• Every study is limited to what product is used. For the e-liquid there are over 7000 flavors with approximately 200 new flavors being introduced each month. 

  • Manufacturing standards are needed. Products in the marketplace currently vary greatly in chemical composition and quality of product. Counterfeit and sub-par products are widely available. Some manufacturers have established some good manufacturing and product standards.
  • Some of the concerns are: leaching of metals from the atomizer/cartomizer because of poor quality materials. Some chemicals in the flavors which are considered to be safe for ingestion, are hazardous when inhaled. GRAS (generally recognized as safe) is a designation issued for food products only and any claim that flavors are FDA approved as GRAS is false and misleading. The FDA does not issue approval for food flavors but letters of "no objections". Poor quality batteries can over heat and/or explode. E-liquids made by unscrupulous manufacturers substitute preservatives which are poisonous. Some flavors are toxic.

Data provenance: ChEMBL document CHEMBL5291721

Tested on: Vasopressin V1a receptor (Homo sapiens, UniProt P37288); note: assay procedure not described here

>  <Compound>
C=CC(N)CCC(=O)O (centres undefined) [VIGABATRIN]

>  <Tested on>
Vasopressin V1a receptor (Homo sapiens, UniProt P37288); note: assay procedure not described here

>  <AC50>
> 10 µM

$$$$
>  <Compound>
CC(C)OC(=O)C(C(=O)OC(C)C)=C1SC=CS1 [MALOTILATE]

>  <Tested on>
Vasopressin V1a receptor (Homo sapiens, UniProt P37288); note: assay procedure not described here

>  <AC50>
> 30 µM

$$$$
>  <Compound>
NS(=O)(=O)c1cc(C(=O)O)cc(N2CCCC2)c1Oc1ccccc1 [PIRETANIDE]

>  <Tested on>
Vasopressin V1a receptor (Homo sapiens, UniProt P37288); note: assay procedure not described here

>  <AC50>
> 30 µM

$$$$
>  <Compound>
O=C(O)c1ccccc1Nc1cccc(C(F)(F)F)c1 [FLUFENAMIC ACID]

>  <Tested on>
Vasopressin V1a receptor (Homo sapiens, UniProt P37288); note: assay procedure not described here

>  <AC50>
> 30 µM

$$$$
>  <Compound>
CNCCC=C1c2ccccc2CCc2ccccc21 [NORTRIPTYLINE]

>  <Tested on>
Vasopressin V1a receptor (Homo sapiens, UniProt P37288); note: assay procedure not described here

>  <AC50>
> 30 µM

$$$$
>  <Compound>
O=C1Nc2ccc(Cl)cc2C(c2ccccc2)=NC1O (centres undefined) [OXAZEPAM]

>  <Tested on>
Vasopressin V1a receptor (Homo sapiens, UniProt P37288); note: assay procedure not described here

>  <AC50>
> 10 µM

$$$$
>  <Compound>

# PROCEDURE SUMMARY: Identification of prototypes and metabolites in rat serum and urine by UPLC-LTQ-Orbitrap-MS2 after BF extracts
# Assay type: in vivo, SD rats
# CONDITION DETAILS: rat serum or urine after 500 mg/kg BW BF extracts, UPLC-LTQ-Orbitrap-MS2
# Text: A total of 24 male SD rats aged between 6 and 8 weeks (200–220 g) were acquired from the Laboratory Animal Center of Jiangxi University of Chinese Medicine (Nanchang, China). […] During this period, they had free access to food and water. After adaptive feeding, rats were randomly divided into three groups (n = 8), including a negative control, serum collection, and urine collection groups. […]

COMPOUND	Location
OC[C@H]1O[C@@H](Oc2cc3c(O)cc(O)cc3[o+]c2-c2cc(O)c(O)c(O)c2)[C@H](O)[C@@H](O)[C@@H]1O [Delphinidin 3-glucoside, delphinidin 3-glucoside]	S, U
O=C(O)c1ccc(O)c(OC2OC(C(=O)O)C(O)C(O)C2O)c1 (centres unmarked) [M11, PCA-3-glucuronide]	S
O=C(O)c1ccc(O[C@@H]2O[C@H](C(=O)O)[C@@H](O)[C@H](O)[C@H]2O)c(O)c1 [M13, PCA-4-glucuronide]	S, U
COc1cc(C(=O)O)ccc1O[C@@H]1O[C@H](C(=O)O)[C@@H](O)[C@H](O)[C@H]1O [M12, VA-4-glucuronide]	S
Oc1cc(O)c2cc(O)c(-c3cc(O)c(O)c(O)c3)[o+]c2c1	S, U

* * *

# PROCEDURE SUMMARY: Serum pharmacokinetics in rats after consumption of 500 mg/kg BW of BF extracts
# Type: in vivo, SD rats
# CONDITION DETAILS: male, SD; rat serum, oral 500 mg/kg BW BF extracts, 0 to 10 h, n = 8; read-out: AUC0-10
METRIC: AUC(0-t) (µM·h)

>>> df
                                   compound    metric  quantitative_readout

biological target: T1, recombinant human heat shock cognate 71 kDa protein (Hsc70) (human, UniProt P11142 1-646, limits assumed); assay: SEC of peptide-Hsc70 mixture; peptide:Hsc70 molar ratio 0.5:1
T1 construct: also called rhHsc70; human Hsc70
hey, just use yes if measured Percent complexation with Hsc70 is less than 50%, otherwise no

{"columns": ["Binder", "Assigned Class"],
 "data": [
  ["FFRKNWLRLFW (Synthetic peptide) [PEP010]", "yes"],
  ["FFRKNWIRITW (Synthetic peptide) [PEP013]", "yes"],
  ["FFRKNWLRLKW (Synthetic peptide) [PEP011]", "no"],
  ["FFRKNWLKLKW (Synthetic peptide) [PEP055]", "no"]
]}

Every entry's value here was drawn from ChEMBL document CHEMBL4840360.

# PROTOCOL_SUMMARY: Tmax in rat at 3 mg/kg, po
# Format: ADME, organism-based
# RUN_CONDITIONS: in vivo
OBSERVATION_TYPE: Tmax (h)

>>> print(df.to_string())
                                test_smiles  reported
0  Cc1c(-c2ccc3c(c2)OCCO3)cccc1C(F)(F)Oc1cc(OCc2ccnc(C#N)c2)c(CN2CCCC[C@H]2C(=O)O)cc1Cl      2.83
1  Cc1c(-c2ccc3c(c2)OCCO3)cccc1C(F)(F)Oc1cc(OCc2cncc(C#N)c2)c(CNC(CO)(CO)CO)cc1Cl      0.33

As far as how e-cigarettes will be regulated in the future is anyones guess but it is clear that to protect the public that manufacturing and product standards need to be established. Products need proper labeling as to exact contents. E-liquids need to be in child resistance containers, with a limited amount of nicotine available (less than a lethal dose) and a flow restrictor in the lid. Had these last regulations been in place, the death of a young child in New York a few days ago, may have been avoided.